Avon History cont'd
In 1736, and again 1737 and
1738, the residents of East Stoughton (present day Avon) were unhappy due
to the isolation from Old Stoughton Centre. They suffered remoteness
from the great distances needed to travel for worship. This issue
simmered for years as the began the long process of petitioning
The petition began
with communication sent to town officials explaining the conditions of
terrain which separated them from their townsmen presented a special
"We live on a Gore
of Land that Lys Between Bridgewater and Braintree but in the township of
Stoughton . . . ware we are Deprived of any tow prevelege by Reson of a
Grate Sedar Swamp and other Swamps & a River & Hills of Rocks that
Cut this Gore of Land that We Live on off from the Towne of
Stoughton. And if it were so that We could pass the nearest Way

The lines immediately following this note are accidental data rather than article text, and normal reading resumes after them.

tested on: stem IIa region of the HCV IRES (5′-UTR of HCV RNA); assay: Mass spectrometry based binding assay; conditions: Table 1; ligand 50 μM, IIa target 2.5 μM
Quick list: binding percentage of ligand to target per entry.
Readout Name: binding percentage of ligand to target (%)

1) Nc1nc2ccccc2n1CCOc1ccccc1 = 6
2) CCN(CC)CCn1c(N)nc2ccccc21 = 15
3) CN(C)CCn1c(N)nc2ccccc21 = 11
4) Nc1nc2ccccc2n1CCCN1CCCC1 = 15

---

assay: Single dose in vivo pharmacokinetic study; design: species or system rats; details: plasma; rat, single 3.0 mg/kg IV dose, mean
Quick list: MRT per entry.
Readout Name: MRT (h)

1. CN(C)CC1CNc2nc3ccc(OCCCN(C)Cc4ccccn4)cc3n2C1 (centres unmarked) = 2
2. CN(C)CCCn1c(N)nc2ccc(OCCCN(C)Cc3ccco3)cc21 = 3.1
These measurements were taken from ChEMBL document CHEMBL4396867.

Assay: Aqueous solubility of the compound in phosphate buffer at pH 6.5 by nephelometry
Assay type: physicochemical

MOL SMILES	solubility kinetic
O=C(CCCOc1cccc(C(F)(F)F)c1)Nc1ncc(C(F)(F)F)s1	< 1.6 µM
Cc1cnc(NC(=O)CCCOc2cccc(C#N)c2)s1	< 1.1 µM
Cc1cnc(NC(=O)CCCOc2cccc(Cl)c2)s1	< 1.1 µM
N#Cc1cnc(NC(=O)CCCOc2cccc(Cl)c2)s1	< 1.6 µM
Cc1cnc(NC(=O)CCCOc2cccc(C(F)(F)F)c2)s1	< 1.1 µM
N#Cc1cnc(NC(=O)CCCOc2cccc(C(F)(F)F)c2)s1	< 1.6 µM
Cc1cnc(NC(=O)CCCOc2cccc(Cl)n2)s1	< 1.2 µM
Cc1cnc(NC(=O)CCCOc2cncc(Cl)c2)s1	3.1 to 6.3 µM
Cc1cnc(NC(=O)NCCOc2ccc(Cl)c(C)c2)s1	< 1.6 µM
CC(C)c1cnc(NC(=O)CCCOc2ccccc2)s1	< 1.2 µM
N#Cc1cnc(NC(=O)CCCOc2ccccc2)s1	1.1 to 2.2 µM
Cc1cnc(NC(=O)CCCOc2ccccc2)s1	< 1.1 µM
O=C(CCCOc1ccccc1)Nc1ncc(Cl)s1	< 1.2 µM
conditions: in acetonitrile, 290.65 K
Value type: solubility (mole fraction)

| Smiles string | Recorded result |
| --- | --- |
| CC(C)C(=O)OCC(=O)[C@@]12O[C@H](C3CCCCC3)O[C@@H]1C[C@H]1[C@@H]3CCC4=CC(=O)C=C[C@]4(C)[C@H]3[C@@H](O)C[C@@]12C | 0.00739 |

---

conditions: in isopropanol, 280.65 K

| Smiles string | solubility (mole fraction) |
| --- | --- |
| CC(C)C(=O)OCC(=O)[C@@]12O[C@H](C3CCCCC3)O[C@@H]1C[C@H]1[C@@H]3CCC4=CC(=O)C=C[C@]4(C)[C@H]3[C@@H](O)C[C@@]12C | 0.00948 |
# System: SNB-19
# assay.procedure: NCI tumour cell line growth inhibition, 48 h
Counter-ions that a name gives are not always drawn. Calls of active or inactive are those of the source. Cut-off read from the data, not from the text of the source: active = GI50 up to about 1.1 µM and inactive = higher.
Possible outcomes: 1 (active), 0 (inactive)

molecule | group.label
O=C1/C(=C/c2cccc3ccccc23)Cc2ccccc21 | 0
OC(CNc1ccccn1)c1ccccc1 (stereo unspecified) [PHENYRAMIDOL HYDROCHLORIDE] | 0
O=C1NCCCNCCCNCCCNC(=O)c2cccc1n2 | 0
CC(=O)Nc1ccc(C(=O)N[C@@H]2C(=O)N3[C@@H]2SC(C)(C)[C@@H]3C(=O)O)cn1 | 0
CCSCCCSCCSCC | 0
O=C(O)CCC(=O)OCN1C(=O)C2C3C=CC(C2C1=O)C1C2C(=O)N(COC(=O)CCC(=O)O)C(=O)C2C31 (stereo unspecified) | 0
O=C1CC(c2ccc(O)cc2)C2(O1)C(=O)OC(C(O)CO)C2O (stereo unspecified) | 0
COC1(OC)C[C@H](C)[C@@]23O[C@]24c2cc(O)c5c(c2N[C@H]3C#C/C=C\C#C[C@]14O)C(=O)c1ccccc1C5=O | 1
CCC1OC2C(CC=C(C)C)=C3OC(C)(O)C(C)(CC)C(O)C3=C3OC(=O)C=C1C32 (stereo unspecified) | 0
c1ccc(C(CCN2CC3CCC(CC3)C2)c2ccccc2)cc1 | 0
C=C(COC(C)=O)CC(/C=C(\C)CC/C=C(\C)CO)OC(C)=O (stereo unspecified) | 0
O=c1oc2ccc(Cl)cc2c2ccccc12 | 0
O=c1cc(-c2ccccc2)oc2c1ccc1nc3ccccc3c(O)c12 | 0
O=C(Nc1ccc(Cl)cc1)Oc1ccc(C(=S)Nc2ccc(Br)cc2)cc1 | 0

throw them Swamps & Hills it is seven mils So that we are
deprived of any Preveledg of the towne scoole and all most Every preveledg
that belongs to towne inhabitants."
In July 1741, the
petitioners took the matter up with the House of Representatives.
The House dismissed the petition almost immediately. The issue
stayed alive up until the time of the American Revolution.
This small re-cap
of Avon's History was found in your local library. I encourage all
ages to visit the library and learn about the history of your community,
people, and wonderful town of Avon.
I would like to
thank William F. Hanna and his great book titled A History of Avon,
Massachusetts 1720-1988. This is just one of many excellent
books you can find on Avon's rich history.